Make no mistake, the science of global warming today is just as accurate as the science of global cooling was decades ago.

    Reply
  2. m   February 8, 2014 at 3:53 am

    The “scientists” who are all touting supposed climate change that is man made, will all quietly slink away in a few years when new “data” shows the models were incorrect.They say anything to keep the funding coming.John made a good point that climate variability has been the norm.I remember when I was a kid, all they talked about was an ice age that was coming in the future,now it’s global warming.63% of people believe in climate change just shows how people let the tv do the thinking for them.

    Reply
  3. Dianne McCollum   February 8, 2014 at 3:13 am

    Time will tell…if science is right, millions of poor people will be impacted and the rich will jet off to higher ground…..I will not be impacted at 160′ above sea level the only negative will be higher food prices.

    Reply
  4. Vastet   February 7, 2014 at 6:44 pm

    I have seen a molecule. And an atom. And an electron. I’ve also seen footprints left in mud that solidified and were visible years later. It actually happens with great frequency ever since we started making sidewalks out of concrete, but it happens in the wild too.

    There’s also no need for faith in dating objects and events. Dating methods depend on the very predictable and never changing decay of elements. The only thing Bill didn’t directly refute that I think he should have refuted was Kens claim that different dating methods give different results.

    Of course they give different results. You don’t use carbon dating to date a million year old rock. You can’t. All the carbon will have decayed by the time a million years go by. 45,000 years is the most you can expect to get out of carbon dating. It isn’t at all strange how the wood he mentioned in the debate, that was encased in million year old rock, had a dating of 45,000 years.

    Similarly, you don’t use uranium dating to determine how old a corpse is. Uranium decays much more slowly than carbon. Anything less than 10,000 years won’t even give you a result to work with. The lab will say a 5000 year old corpse could have died yesterday. Simply because there hasn’t been enough time for the uranium to decay.

    Nothing in science is based on faith. Science is based on testable data. You can do it yourself with the right equipment. And that’s where religion fails. It cannot be tested and thus it cannot be verified as true or discarded as false. Maybe there is a god, maybe there isn’t. You need faith to find a god. You don’t need faith to use science.

    Reply
  5. John R. Smith   February 7, 2014 at 5:03 pm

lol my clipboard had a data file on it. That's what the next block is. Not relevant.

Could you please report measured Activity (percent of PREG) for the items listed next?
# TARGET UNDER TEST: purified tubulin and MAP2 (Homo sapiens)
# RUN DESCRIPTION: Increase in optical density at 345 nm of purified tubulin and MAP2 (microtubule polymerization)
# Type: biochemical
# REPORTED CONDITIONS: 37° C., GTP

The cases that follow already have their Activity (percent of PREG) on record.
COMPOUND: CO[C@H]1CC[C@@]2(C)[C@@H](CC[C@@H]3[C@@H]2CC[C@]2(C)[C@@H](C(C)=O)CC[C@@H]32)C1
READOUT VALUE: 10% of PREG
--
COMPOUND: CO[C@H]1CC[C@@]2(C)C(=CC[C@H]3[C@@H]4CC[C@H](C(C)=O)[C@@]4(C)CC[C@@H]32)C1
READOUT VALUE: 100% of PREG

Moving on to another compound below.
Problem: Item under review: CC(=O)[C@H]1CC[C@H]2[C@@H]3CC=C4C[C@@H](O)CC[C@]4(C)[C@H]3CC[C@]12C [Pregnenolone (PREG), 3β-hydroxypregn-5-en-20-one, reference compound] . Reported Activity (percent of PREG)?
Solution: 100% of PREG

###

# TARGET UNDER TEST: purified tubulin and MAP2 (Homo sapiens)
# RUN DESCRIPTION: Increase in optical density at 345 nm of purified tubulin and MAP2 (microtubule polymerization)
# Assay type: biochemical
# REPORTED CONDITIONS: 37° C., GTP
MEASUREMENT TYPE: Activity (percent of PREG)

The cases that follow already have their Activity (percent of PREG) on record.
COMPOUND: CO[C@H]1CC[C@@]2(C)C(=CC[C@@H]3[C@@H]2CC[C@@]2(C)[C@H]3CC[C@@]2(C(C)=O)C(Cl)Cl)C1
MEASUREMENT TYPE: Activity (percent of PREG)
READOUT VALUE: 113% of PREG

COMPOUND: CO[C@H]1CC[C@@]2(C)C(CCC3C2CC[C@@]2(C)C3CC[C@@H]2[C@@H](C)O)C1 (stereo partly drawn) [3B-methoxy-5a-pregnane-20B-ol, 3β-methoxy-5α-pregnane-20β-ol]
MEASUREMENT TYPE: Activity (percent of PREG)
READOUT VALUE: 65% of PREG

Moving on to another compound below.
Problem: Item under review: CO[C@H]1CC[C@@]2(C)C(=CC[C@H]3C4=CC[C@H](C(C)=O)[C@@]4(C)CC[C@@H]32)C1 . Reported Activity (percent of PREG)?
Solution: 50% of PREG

PJCanadian
    Piers Morgan stated “80% of scientists believe in climate change”. What does that mean? Does it implies that scientists believe climate change is man-made, or just that it has been observed? If it is the former, I quarrel with that. I’m and earth scientist, which at least qualifies a degree aptitude for appreciating the issue involved. Further, I know from personal research that climate variability is the norm on planet Earth. However, my opinion has not been consulted on the matter, and neither have those of any of my immediate colleagues. Where then does the 80% figure come from?

    I’m disappointed with Mr. Morgan and would have expected at least a minimum of intellectual rigor, if not a bit of healthy skepticism.

    Reply
  6. Down to Earth   February 7, 2014 at 4:37 pm

    Here’s whats coming to a country near you !

    http://www.theguardian.com/environment/2010/apr/09/ecocide-crime-genocide-un-environmental-damage

    Reply
  7. Jack Regan   February 7, 2014 at 2:33 pm

    The problem I have with all of this is the lack of critical analysis, on both sides, by the general public. Someone states that a dinosaur footprint many millions of years old has been discovered. Such a thing is possible. But is it likely? Does anyone have an experience of a footprint being preserved after just a month? Think of the incredible array of circumstances that must align line to create such a thing. Someone says God created the earth just 6,000 years ago. Is this likely? If so, the sun, moon, all other planets had to have been created at the same time in order to justify planetary orbits. I don’t subscribe to Creationist Theory but I’d like to remind those who quickly ridicule the idea of how many things you take take on faith right now. Have you ever seen a molecule? An atom? An electron? Are these things particles or simply manifestations of vibrational energy?
    HOOAH
    Jack

    Reply